just be it It’s about the work involved in establishing a dedicated practice to feelings of a bigger belonging through practices aimed at increasing feelings of compassion, gratitude and forgiveness

On ‘Big Hope’ and Notions of Surrender, Acceptance, and OK

Published on 24/03/09
by randy

I just wanted to jot down some thoughts I had about ‘big hope’, ‘wholeheartedness’, ‘confidence’ and ‘feeling’ in relation to another perspective of prayer.

“That situation (person becomes supreme person, who is melted into the universe) is unknowable with our consciousness. It’s impossible for me to express it in words. But maybe you can feel that it is true, that Buddha’s activity is something that could appear in your life in the future. If so, that feeling becomes a kind of prediction, foreknowledge, or hope. That is called big hope.” P. 145

“It is possible to make that foreknowledge become real. Hope comes up, you do something with full devotion, you forget yourself, and you change the structure of time and space. Then, even though you don’t see it, people feel that.” P. 146

“All at once the past swallows up the present and spits it out. Pop! At the pivot of nothingness the next moment unfolds and a new world appears.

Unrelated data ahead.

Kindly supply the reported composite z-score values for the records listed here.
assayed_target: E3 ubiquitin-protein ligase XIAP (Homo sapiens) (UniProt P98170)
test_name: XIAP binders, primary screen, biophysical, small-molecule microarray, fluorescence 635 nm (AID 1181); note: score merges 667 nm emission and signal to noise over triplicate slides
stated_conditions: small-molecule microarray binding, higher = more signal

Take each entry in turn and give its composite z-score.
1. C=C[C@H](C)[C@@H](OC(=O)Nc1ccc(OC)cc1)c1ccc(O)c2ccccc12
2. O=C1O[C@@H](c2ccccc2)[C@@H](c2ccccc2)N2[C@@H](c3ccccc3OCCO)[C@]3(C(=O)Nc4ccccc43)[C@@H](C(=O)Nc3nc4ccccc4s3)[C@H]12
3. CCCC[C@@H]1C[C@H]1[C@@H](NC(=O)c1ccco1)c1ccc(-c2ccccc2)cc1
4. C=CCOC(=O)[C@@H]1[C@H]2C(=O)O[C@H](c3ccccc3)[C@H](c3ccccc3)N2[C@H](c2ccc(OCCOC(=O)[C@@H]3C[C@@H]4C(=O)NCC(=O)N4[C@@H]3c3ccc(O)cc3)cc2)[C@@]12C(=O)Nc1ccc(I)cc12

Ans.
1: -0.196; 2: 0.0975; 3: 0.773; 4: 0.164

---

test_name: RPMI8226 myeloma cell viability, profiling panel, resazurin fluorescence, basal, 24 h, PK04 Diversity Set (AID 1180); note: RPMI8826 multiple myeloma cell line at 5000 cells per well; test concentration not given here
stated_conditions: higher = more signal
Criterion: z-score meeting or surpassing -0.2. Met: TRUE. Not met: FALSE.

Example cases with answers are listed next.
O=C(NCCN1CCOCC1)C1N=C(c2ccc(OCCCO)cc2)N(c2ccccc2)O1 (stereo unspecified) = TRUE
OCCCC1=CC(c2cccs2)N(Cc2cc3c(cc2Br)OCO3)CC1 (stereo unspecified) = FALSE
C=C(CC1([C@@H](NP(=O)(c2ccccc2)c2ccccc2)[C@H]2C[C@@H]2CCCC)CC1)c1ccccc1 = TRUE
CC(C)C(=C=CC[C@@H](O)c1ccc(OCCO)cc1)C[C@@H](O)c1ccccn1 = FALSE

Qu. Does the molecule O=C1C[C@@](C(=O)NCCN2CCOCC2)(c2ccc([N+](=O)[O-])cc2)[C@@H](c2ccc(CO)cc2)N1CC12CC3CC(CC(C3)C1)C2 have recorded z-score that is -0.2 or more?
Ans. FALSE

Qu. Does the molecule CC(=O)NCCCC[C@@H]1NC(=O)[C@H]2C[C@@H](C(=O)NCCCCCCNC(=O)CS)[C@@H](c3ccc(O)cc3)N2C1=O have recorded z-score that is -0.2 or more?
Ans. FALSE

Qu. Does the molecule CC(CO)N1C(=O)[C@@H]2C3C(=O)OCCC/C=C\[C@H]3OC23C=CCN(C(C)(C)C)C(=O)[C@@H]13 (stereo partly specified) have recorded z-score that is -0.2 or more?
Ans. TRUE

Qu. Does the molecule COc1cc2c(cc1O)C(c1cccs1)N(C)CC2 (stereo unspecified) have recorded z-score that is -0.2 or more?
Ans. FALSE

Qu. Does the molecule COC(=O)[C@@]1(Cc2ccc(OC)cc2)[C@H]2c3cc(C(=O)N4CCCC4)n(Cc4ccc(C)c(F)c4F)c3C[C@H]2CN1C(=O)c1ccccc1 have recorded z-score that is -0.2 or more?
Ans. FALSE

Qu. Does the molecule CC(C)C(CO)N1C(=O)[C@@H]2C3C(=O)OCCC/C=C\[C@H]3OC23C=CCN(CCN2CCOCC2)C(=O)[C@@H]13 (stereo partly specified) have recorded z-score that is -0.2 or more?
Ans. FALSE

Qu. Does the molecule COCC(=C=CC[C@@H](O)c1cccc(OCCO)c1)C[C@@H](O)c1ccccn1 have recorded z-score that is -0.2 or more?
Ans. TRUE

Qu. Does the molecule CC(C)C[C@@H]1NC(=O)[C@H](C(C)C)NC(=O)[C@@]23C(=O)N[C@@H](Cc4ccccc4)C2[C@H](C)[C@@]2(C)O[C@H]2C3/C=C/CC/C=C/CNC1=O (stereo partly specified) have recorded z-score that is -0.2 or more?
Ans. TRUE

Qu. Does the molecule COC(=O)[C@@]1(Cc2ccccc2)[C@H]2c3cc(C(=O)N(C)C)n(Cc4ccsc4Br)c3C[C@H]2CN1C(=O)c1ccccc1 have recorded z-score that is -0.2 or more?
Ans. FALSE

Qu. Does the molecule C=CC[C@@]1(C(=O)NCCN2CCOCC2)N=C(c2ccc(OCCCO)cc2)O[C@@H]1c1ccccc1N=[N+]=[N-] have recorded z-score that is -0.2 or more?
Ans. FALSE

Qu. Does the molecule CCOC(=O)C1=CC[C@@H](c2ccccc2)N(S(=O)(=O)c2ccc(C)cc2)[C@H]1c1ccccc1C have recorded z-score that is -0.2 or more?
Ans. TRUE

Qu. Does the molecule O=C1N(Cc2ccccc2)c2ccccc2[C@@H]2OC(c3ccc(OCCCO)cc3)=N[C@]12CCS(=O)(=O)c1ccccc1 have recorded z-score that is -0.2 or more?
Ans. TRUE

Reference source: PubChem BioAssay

“The past, the present, the future are beings, but they are interconnected right now.” P. 111

Quotes from Each Moment the Universe by Dainin Katagiri, edited by Andrea Martin

In The Isaiah Effect Greg Braden introduces a fifth mode of prayer that “allows us to merge our thoughts, feelings, and emotions into a single, potent force of creation.” There’s a stepping from time, where we offer gratitude for what already exists, rather than expressing lack and asking for something to be answered.

Express by a SW Native American:

“When I was young our elders passed on to me the secret of prayer. The secret is that when we ask for something, we acknowledge what we do not have. Continuing to ask only gives power to what has never come to pass.”

“The path between man and the forces of this world begins in our hearts. It is here that our feeling world is married to our thinking world. In my prayer, I began the feeling of gratitude for all that is and all that has come to pass. I gave thanks for the desert wind, the heat, and the drought, for that is the way of it, until now. It is not good. It is not bad. It has been our medicine.

“Then I chose a new medicine. I began to have the feeling of what rain feels like. I felt the feeling of rain upon my body. Standing in the stone circle, I imagined that I was in the plaza of our village, barefoot in the rain. I felt the feeling of wet earth oozing between my naked toes. I smelled the smell of rain on the straw-and-mud walls of our village after the storms. I felt what it feels like to walk through fields of corn growing up to my chest because the rains have been so plentiful. The old ones remind us that this is how we choose our path in this world. We must first have the feelings of what we wish to experience. This is how we plant the seeds of a new way. From that point forward, our prayer becomes a prayer of thanks. (not a prayer of thanks for what we’ve created, because creation is already complete) Our prayer becomes a prayer of thanks for the opportunity to choose which creation we experience. Through our thanks, we honor all possibilities and bring the ones we choose into this world.”